If or when the rain

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Jignesh77

Senior Member
India- hindi
We will go to the park when the rain stops.
We will go to the park if the rain stops.
Do we always use the present simple with "if clauses"? Why can't we say "when or if the rain will stop"?
Do we need definite article before "rain"?
These are made up sentences.
 
  • Hermione Golightly

    Senior Member
    British English
    'When' refers to certain fact - the rain will stop some time. 'If' refers to a possibility - we don't know if something will ever happen.
    So if the doctor says 'Take this medicine when you have pain', they would mean you definitely are going to experience pain. If they say 'This medicine is for if you have pain', they mean it isn't certain that you will, but there is a possibility.
     

    Hermione Golightly

    Senior Member
    British English
    We use the present simple after 'when'. That's because that event happens in the present - when it happens it is the present.
    No, we don't always need to use 'the' with the word rain.
    These are separate questions that should have their own threads,
     

    DonnyB

    Sixties Mod
    English UK Southern Standard English
    In some languages you use the future tense in both clauses in that type of conditional sentence, but in English we don't: you use the simple present in the if-clause and the sentence takes the future 'sense' from the verb in the main clause.

    You can actually say "We will go to the park if and when the rain stops" which conveys the idea of "if it stops (first), then we will go." :)
     

    anahiseri

    Senior Member
    Spanish (Spain) and German (Germany)
    You cannot use the future after if or when. Why? - no reason. In Spanish and German you can't either, but in French you can:
    "When the rain will stop falling".
    [Original French translated by moderator (DonnyB) for the English Only forum]

    Grammar is the way it is.
     
    Last edited by a moderator:

    anahiseri

    Senior Member
    Spanish (Spain) and German (Germany)
    In English you omit the article (the) when you are talking about something in general: Rain is necessary for the plants.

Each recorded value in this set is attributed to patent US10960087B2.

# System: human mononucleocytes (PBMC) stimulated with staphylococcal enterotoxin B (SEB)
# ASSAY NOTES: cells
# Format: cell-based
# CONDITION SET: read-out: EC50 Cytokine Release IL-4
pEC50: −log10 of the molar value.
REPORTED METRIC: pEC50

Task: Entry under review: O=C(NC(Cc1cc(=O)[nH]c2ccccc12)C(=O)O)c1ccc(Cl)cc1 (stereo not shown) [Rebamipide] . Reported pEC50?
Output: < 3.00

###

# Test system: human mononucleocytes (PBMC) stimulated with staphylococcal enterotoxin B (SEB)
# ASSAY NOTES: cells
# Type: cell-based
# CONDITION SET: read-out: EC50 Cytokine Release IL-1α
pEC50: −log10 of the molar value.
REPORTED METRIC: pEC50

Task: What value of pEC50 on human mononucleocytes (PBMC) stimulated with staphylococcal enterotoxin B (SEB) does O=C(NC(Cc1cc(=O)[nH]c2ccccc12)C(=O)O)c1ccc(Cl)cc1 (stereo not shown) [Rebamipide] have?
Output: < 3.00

But in the sentence we're dealing with, it's about a particular situation: the rain that is falling now while the people al talking.
     
    Last edited:

    lingobingo

    Senior Member
    English - England
    when = at the time at which (or: on any occasion on which) [something happens]
    if = in the event that [something should happen] (but on the understanding that it might not)

    We’ll go to the park when the rain stops [but not before].
    We’ll go to the park if the rain stops [but not if it doesn’t].
     

    Jignesh77

    Senior Member
    India- hindi
    I still don't get it. Do we always use the present simple with "if clauses" even though they refer to action or events in the future?
     

    kentix

    Senior Member
    English - U.S.
    Using will in that type of sentence is a mistake in English. It seems to be a common mistake for learners, though.

    We will go to the park when the rain will stop. :thumbsdown:
    We will go to the park when the rain stops. :thumbsup:
     

    anahiseri

    Senior Member
    Spanish (Spain) and German (Germany)
    I still don't get it. Do we always use the present simple with "if clauses" even though they refer to action or events in the future?
    Yes, we do. I guess you don't in hindi, and as I posted before, it's not done in French either, but in the other few European languages I know a bit about, in these conditional or whatever sentences, if-sentences type 1, as they call them in English, it's present in the if-clause and future in the main clause.There's nothing to "get". Yes, the sentence is about a future time, but you don't use a future tense but a present tense.
     

    Jennifer Weiss

    Senior Member
    Russian
    I still don't get it. Do we always use the present simple with "if clauses" even though they refer to action or events in the future?
    It is really hard to paint with brush strokes this big in a language (I mean I don't like such words as "always", "never") but more or less you are right: with "when / if / unless and some other words I can't think of right now" do not use "will". There is a ton of materials on the topic all over Internet since - as it's been pointed out earlier - this mistake is quite common among learners. I suggest you read more about conditionals in English. English Grammar in Use by Murphy, for example, comprehensively covers the topic.
     
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